Sir Ivan Rogers resigns as UK's ambassador to EU
Britain's EU ambassador, described by officials here yesterday as ‘a skilled expert with a clear and solid grasp of Gibraltar-related issues’, has quit his post just months before tough Brexit negotiations are set to begin.
The surprise move by Sir Ivan Rogers comes after he provoked controversy with a private warning to the British Government that a post-Brexit trade deal could take a decade to finalise, and that even then it may fail to get ratified by member states.
Downing Street moved to play down the resignation, saying Sir Ivan was leaving his post "a few months early", but opposition figures said the turn of events was "alarming".
A British Government spokesman said: “Sir Ivan Rogers has resigned a few months early as UK Permanent Representative to the European Union.”
"Sir Ivan has taken this decision now to enable a successor to be appointed before the UK invokes Article 50 by the end of March. We are grateful for his work and commitment over the last three years."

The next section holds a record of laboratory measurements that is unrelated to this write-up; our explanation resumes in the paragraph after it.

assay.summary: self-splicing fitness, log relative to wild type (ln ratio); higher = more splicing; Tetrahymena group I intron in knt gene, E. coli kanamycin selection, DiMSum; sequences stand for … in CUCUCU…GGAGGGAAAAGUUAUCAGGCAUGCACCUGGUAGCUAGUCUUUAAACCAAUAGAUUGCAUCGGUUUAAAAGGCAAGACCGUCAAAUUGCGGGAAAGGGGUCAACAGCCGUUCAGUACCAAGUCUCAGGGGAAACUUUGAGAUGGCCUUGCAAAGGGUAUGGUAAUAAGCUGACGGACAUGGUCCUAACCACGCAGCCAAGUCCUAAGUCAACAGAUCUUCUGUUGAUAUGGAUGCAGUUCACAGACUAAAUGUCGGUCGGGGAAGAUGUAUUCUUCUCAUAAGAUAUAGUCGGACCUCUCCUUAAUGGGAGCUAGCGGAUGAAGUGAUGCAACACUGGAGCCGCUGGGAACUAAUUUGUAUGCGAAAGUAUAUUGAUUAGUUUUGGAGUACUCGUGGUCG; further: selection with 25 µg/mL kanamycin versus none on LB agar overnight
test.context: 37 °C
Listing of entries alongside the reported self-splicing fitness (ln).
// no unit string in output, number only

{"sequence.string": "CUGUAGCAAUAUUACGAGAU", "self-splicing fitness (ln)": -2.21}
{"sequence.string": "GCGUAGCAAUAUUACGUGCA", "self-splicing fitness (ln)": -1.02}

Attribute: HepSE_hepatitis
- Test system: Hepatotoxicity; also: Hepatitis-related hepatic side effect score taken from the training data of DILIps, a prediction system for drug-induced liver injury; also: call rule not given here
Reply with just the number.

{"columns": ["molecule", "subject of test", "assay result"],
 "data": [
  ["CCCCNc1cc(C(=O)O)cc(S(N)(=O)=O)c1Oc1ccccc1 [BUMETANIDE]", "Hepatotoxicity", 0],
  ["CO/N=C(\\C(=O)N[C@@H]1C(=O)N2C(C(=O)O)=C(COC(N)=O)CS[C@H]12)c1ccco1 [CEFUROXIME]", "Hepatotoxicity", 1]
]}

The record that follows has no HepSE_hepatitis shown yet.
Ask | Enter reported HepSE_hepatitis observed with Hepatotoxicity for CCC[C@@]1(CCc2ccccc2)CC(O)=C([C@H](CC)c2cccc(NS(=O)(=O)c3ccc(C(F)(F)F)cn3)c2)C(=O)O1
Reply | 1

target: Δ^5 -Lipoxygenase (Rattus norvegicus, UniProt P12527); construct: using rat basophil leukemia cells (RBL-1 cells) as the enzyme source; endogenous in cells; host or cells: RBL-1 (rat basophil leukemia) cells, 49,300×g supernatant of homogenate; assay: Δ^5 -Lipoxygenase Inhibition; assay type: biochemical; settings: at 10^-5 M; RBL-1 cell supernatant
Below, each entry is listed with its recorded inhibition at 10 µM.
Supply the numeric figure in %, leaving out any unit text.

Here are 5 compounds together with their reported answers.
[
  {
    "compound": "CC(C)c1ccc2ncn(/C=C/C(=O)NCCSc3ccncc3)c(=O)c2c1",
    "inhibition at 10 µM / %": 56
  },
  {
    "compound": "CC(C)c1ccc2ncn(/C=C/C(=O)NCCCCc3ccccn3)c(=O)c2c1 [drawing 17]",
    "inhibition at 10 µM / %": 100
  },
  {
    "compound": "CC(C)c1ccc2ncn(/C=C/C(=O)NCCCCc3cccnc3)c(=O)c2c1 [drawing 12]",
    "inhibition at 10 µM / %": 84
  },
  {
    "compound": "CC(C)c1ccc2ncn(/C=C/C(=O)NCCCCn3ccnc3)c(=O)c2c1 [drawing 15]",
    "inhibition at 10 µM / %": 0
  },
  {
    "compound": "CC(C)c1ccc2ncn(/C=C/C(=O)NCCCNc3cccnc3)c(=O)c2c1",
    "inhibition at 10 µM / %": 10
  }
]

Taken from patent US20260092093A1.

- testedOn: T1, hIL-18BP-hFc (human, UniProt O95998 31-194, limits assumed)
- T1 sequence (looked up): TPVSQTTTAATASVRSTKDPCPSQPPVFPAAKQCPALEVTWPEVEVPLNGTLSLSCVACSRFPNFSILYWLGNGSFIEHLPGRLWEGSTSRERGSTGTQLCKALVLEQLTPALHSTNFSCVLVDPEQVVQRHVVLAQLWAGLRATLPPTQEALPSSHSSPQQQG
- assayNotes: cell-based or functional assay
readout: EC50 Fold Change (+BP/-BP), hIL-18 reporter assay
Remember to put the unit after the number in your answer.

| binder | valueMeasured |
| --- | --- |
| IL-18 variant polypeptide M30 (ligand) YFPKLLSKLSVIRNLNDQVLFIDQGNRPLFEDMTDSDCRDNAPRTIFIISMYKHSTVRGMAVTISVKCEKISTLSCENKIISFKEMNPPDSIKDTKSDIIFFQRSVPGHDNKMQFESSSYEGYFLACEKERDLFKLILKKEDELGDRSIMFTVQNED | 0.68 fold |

Sir Ivan, who had been expected to leave the post next autumn, told ministers in October that other EU members believe a trade deal with the UK may not be hammered out until the early to mid-2020s.
He also said European leaders believe the Brexit deal is likely to be a free trade arrangement rather than continued single market membership.
His resignation will be viewed with concern in Gibraltar because Sir Ivan had worked closely with the Gibraltar Government in the past and understood the unique challenges facing the Rock.
“The Chief Minister and I have had the opportunity to work with Sir Ivan Rogers ever since he was first appointed as UK Ambassador to the European Union in November 2013,” said Dr Joseph Garcia, the Deputy Chief Minister who is also responsible for EU Affairs.
“He came across as a competent and highly skilled expert in his field who had a clear and solid grasp of Gibraltar-related issues.”
The timing of Sir Ivan's decision to quit could be critical because the British Government is due to trigger the Article 50 process for the UK's divorce from the EU before the end of March.
That means Prime Minister Theresa May will likely need to find a replacement to take on the job before her government embarks on what many people believe will be the most complex set of negotiations faced by the UK for decades.